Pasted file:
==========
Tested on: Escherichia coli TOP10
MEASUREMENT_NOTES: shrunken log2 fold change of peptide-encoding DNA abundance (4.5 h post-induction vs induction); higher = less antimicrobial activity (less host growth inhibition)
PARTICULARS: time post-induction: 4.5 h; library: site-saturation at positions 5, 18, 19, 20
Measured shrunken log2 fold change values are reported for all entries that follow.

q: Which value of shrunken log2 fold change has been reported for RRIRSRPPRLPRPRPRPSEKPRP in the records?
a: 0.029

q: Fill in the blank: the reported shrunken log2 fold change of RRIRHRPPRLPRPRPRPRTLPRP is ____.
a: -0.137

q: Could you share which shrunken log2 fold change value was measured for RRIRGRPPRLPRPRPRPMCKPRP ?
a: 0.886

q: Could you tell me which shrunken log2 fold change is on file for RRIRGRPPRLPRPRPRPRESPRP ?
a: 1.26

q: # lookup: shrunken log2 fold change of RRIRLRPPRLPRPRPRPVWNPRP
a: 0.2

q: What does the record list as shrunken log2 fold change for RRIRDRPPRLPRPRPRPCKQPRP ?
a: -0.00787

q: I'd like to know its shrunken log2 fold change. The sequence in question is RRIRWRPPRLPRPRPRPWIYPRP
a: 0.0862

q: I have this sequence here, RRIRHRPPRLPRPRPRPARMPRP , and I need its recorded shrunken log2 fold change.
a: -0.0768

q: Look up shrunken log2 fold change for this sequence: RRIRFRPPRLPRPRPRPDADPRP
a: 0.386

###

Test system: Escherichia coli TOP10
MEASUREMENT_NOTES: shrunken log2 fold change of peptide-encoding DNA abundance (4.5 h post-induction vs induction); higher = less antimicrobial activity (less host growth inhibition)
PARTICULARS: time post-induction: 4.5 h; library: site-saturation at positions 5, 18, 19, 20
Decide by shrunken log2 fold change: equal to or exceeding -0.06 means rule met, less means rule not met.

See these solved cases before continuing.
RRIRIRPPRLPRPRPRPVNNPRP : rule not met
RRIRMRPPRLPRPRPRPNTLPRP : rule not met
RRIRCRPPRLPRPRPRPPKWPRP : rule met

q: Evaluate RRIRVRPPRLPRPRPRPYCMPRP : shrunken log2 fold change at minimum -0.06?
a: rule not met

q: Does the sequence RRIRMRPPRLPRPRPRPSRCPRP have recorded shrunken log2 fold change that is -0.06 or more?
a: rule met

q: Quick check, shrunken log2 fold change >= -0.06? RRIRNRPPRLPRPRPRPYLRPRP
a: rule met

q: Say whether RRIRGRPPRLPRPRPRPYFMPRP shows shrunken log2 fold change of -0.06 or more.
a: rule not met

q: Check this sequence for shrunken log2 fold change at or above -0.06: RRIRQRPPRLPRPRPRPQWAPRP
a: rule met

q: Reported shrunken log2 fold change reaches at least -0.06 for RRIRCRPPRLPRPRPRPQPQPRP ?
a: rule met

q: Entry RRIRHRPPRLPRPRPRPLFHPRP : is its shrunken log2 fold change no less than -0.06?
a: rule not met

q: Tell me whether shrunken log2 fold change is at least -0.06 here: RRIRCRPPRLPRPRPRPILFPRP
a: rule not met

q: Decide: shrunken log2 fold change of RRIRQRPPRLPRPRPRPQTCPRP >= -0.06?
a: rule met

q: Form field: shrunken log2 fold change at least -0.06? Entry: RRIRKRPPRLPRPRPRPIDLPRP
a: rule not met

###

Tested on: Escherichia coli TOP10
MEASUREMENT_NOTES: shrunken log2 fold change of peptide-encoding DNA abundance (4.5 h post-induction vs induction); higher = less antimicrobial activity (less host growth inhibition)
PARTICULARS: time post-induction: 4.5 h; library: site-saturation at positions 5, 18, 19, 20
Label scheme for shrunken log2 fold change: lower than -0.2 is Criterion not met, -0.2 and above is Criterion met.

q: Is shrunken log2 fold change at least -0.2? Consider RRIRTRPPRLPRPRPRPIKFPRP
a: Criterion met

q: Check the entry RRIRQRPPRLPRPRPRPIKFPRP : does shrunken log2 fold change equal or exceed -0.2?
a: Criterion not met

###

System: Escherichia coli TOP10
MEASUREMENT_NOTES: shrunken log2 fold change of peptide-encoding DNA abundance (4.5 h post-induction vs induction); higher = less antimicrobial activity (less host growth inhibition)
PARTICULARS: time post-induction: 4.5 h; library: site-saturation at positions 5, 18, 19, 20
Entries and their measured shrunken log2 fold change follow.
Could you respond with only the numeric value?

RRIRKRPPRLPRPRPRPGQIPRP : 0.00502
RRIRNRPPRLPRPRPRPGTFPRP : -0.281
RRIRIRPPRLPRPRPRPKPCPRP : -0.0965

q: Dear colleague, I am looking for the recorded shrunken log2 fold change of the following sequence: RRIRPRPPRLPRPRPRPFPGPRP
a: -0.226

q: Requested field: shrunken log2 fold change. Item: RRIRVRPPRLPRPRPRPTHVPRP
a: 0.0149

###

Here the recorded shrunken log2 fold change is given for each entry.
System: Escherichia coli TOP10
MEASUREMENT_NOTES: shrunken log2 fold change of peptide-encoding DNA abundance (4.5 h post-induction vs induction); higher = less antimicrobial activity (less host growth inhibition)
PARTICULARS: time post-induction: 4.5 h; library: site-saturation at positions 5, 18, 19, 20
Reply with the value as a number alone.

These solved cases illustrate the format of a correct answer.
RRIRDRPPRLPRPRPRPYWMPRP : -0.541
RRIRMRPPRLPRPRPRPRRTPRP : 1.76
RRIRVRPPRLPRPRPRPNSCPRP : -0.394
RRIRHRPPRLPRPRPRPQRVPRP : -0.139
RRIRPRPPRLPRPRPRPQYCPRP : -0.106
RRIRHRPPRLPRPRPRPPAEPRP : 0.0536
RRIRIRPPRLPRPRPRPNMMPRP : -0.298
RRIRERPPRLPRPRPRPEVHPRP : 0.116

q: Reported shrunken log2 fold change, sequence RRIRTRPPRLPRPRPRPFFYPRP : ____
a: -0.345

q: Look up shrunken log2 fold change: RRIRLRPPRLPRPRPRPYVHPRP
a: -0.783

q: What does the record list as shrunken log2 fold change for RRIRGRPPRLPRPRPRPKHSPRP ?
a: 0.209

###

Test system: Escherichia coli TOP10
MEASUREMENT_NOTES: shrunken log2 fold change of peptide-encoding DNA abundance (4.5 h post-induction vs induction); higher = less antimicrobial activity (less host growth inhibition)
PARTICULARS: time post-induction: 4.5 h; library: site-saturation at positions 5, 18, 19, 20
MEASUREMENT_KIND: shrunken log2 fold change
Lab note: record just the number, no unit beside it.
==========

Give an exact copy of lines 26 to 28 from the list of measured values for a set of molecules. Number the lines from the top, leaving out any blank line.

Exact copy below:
PARTICULARS: time post-induction: 4.5 h; library: site-saturation at positions 5, 18, 19, 20
Decide by shrunken log2 fold change: equal to or exceeding -0.06 means rule met, less means rule not met.

See these solved cases before continuing.